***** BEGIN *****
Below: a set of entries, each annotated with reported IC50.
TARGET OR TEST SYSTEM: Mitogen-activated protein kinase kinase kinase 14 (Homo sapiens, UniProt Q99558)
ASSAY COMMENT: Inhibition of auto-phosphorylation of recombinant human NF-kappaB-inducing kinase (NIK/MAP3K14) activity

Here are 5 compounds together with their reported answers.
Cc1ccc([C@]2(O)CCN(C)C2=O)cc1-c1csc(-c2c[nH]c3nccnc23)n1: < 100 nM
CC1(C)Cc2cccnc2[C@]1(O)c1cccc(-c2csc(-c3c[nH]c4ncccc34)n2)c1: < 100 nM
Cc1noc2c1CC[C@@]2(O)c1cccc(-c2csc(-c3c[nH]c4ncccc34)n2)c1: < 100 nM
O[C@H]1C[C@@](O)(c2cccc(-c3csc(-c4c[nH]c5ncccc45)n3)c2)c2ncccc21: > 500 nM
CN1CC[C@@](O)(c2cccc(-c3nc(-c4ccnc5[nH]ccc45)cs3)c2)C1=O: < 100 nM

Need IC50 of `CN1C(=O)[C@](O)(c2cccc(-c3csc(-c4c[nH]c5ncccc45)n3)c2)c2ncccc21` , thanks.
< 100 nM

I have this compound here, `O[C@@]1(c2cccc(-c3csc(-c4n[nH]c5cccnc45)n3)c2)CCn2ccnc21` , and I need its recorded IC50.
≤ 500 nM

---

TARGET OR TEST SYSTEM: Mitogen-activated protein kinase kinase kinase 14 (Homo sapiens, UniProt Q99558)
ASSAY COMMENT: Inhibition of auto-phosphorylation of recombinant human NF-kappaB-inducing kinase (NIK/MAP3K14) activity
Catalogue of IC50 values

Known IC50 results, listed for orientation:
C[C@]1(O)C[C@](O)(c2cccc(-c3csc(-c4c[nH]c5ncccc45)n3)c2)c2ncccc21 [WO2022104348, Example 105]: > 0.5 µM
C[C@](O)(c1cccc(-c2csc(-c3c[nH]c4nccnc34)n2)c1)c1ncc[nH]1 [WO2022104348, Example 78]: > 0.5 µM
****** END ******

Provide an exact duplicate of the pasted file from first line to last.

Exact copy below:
Below: a set of entries, each annotated with reported IC50.
TARGET OR TEST SYSTEM: Mitogen-activated protein kinase kinase kinase 14 (Homo sapiens, UniProt Q99558)
ASSAY COMMENT: Inhibition of auto-phosphorylation of recombinant human NF-kappaB-inducing kinase (NIK/MAP3K14) activity

Here are 5 compounds together with their reported answers.
Cc1ccc([C@]2(O)CCN(C)C2=O)cc1-c1csc(-c2c[nH]c3nccnc23)n1: < 100 nM
CC1(C)Cc2cccnc2[C@]1(O)c1cccc(-c2csc(-c3c[nH]c4ncccc34)n2)c1: < 100 nM
Cc1noc2c1CC[C@@]2(O)c1cccc(-c2csc(-c3c[nH]c4ncccc34)n2)c1: < 100 nM
O[C@H]1C[C@@](O)(c2cccc(-c3csc(-c4c[nH]c5ncccc45)n3)c2)c2ncccc21: > 500 nM
CN1CC[C@@](O)(c2cccc(-c3nc(-c4ccnc5[nH]ccc45)cs3)c2)C1=O: < 100 nM

Need IC50 of `CN1C(=O)[C@](O)(c2cccc(-c3csc(-c4c[nH]c5ncccc45)n3)c2)c2ncccc21` , thanks.
< 100 nM

I have this compound here, `O[C@@]1(c2cccc(-c3csc(-c4n[nH]c5cccnc45)n3)c2)CCn2ccnc21` , and I need its recorded IC50.
≤ 500 nM

---

TARGET OR TEST SYSTEM: Mitogen-activated protein kinase kinase kinase 14 (Homo sapiens, UniProt Q99558)
ASSAY COMMENT: Inhibition of auto-phosphorylation of recombinant human NF-kappaB-inducing kinase (NIK/MAP3K14) activity
Catalogue of IC50 values

Known IC50 results, listed for orientation:
C[C@]1(O)C[C@](O)(c2cccc(-c3csc(-c4c[nH]c5ncccc45)n3)c2)c2ncccc21 [WO2022104348, Example 105]: > 0.5 µM
C[C@](O)(c1cccc(-c2csc(-c3c[nH]c4nccnc34)n2)c1)c1ncc[nH]1 [WO2022104348, Example 78]: > 0.5 µM